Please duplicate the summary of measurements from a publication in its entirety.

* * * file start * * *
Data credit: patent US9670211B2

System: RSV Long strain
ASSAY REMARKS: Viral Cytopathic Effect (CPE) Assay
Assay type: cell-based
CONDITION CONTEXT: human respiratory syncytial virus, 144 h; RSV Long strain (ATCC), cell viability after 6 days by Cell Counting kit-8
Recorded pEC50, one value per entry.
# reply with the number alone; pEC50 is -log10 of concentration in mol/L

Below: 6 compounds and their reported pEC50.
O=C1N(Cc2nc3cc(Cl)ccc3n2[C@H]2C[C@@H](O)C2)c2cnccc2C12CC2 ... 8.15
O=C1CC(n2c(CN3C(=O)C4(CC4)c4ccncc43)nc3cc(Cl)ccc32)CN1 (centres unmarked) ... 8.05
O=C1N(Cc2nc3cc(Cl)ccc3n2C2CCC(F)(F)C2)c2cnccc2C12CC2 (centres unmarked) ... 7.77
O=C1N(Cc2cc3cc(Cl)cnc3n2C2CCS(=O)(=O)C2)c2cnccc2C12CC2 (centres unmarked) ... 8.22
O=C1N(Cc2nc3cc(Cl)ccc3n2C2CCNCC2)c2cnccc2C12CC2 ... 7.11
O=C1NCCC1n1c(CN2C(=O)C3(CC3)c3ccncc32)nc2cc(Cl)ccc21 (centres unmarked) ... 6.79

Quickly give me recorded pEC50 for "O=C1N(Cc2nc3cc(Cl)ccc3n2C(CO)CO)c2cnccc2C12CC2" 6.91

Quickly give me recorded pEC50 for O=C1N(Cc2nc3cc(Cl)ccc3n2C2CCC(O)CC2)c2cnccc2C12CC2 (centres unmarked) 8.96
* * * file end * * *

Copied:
Data credit: patent US9670211B2

System: RSV Long strain
ASSAY REMARKS: Viral Cytopathic Effect (CPE) Assay
Assay type: cell-based
CONDITION CONTEXT: human respiratory syncytial virus, 144 h; RSV Long strain (ATCC), cell viability after 6 days by Cell Counting kit-8
Recorded pEC50, one value per entry.
# reply with the number alone; pEC50 is -log10 of concentration in mol/L

Below: 6 compounds and their reported pEC50.
O=C1N(Cc2nc3cc(Cl)ccc3n2[C@H]2C[C@@H](O)C2)c2cnccc2C12CC2 ... 8.15
O=C1CC(n2c(CN3C(=O)C4(CC4)c4ccncc43)nc3cc(Cl)ccc32)CN1 (centres unmarked) ... 8.05
O=C1N(Cc2nc3cc(Cl)ccc3n2C2CCC(F)(F)C2)c2cnccc2C12CC2 (centres unmarked) ... 7.77
O=C1N(Cc2cc3cc(Cl)cnc3n2C2CCS(=O)(=O)C2)c2cnccc2C12CC2 (centres unmarked) ... 8.22
O=C1N(Cc2nc3cc(Cl)ccc3n2C2CCNCC2)c2cnccc2C12CC2 ... 7.11
O=C1NCCC1n1c(CN2C(=O)C3(CC3)c3ccncc32)nc2cc(Cl)ccc21 (centres unmarked) ... 6.79

Quickly give me recorded pEC50 for "O=C1N(Cc2nc3cc(Cl)ccc3n2C(CO)CO)c2cnccc2C12CC2" 6.91

Quickly give me recorded pEC50 for O=C1N(Cc2nc3cc(Cl)ccc3n2C2CCC(O)CC2)c2cnccc2C12CC2 (centres unmarked) 8.96